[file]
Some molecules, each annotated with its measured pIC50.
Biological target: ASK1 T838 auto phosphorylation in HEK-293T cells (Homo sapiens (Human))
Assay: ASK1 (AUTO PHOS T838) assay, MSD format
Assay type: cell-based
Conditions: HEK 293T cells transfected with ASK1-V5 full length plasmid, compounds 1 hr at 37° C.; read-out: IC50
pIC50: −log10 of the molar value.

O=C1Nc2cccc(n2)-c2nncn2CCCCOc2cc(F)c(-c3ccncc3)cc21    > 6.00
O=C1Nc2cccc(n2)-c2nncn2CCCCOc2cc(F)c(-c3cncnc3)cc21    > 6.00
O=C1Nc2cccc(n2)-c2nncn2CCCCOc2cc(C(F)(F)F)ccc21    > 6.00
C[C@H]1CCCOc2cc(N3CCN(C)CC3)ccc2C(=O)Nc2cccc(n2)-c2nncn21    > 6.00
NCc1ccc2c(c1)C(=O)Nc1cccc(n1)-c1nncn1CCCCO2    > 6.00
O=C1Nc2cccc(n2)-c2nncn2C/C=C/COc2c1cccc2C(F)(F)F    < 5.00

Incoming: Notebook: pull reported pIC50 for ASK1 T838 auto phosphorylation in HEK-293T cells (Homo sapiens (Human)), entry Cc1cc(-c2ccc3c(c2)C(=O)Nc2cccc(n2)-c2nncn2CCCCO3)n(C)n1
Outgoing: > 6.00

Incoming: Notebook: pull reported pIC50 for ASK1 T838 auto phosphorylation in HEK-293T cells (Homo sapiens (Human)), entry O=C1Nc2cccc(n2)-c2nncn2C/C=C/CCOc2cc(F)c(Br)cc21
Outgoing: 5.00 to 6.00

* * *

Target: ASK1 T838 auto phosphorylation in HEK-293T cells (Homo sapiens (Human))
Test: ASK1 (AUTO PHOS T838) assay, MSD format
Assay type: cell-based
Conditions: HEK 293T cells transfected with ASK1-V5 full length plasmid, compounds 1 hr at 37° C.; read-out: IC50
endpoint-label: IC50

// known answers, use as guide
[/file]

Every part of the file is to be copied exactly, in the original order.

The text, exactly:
Some molecules, each annotated with its measured pIC50.
Biological target: ASK1 T838 auto phosphorylation in HEK-293T cells (Homo sapiens (Human))
Assay: ASK1 (AUTO PHOS T838) assay, MSD format
Assay type: cell-based
Conditions: HEK 293T cells transfected with ASK1-V5 full length plasmid, compounds 1 hr at 37° C.; read-out: IC50
pIC50: −log10 of the molar value.

O=C1Nc2cccc(n2)-c2nncn2CCCCOc2cc(F)c(-c3ccncc3)cc21    > 6.00
O=C1Nc2cccc(n2)-c2nncn2CCCCOc2cc(F)c(-c3cncnc3)cc21    > 6.00
O=C1Nc2cccc(n2)-c2nncn2CCCCOc2cc(C(F)(F)F)ccc21    > 6.00
C[C@H]1CCCOc2cc(N3CCN(C)CC3)ccc2C(=O)Nc2cccc(n2)-c2nncn21    > 6.00
NCc1ccc2c(c1)C(=O)Nc1cccc(n1)-c1nncn1CCCCO2    > 6.00
O=C1Nc2cccc(n2)-c2nncn2C/C=C/COc2c1cccc2C(F)(F)F    < 5.00

Incoming: Notebook: pull reported pIC50 for ASK1 T838 auto phosphorylation in HEK-293T cells (Homo sapiens (Human)), entry Cc1cc(-c2ccc3c(c2)C(=O)Nc2cccc(n2)-c2nncn2CCCCO3)n(C)n1
Outgoing: > 6.00

Incoming: Notebook: pull reported pIC50 for ASK1 T838 auto phosphorylation in HEK-293T cells (Homo sapiens (Human)), entry O=C1Nc2cccc(n2)-c2nncn2C/C=C/CCOc2cc(F)c(Br)cc21
Outgoing: 5.00 to 6.00

* * *

Target: ASK1 T838 auto phosphorylation in HEK-293T cells (Homo sapiens (Human))
Test: ASK1 (AUTO PHOS T838) assay, MSD format
Assay type: cell-based
Conditions: HEK 293T cells transfected with ASK1-V5 full length plasmid, compounds 1 hr at 37° C.; read-out: IC50
endpoint-label: IC50

// known answers, use as guide